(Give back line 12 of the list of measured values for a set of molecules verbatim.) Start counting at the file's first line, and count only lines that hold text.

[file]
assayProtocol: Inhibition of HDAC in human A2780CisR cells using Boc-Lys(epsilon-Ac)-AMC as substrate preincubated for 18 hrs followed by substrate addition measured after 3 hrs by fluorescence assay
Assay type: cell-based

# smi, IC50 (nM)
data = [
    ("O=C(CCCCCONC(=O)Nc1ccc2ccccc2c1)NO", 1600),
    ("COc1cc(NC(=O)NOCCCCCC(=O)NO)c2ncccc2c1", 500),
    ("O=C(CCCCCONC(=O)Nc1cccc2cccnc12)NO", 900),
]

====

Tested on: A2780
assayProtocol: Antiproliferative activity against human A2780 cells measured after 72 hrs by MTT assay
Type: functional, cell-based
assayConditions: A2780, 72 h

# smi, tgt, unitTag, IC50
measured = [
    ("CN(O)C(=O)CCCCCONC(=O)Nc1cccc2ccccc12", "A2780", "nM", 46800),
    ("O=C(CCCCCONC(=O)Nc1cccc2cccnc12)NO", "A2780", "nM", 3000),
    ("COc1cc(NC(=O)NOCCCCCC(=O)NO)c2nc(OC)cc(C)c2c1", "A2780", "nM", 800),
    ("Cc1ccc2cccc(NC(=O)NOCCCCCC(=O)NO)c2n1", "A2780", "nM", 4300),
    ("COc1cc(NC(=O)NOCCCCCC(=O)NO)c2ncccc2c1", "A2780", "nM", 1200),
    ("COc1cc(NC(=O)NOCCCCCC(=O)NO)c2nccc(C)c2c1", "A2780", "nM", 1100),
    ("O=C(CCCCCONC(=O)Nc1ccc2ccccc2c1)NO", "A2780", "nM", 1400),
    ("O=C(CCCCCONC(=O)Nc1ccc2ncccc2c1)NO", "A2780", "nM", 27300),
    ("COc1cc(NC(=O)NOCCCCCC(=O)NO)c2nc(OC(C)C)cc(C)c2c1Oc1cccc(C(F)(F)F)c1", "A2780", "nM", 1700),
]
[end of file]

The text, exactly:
Type: functional, cell-based